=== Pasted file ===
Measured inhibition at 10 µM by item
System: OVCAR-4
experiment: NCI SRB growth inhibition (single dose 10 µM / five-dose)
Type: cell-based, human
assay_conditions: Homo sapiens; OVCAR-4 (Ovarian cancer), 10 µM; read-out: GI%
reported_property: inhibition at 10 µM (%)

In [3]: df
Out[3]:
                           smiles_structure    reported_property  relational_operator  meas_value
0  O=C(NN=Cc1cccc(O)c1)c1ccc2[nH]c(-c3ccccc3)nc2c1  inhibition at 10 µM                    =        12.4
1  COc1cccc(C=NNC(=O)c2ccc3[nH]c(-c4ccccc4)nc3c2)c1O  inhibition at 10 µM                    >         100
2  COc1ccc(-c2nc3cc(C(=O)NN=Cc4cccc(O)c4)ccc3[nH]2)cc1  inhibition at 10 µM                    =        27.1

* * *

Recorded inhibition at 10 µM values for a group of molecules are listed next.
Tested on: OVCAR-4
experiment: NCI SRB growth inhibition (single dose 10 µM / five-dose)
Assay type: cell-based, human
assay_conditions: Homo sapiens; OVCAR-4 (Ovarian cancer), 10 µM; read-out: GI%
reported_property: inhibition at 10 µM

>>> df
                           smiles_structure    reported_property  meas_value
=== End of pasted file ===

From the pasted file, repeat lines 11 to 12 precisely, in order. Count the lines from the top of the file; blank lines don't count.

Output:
1  COc1cccc(C=NNC(=O)c2ccc3[nH]c(-c4ccccc4)nc3c2)c1O  inhibition at 10 µM                    >         100
2  COc1ccc(-c2nc3cc(C(=O)NN=Cc4cccc(O)c4)ccc3[nH]2)cc1  inhibition at 10 µM                    =        27.1